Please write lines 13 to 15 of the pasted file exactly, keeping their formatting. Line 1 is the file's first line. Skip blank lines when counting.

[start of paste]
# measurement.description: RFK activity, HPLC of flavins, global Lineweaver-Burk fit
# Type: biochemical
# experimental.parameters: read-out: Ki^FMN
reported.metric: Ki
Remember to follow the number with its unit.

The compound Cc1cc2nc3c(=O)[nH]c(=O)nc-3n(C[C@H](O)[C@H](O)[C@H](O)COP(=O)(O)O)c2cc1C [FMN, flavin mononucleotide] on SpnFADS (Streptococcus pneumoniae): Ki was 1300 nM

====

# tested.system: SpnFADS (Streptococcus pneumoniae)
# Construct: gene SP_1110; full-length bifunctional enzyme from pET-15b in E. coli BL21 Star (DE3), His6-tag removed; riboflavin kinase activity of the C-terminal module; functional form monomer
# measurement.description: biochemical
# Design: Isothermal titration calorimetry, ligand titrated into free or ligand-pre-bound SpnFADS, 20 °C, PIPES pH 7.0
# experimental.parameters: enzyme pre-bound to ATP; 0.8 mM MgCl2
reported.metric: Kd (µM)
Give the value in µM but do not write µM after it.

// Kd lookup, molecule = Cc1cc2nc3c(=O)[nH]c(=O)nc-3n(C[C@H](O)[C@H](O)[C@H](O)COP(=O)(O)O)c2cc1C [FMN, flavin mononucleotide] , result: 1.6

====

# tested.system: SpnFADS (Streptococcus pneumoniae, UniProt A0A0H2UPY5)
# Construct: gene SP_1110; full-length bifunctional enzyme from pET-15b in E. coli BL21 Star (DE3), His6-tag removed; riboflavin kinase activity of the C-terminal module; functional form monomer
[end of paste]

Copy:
reported.metric: Kd (µM)
Give the value in µM but do not write µM after it.

// Kd lookup, molecule = Cc1cc2nc3c(=O)[nH]c(=O)nc-3n(C[C@H](O)[C@H](O)[C@H](O)COP(=O)(O)O)c2cc1C [FMN, flavin mononucleotide] , result: 1.6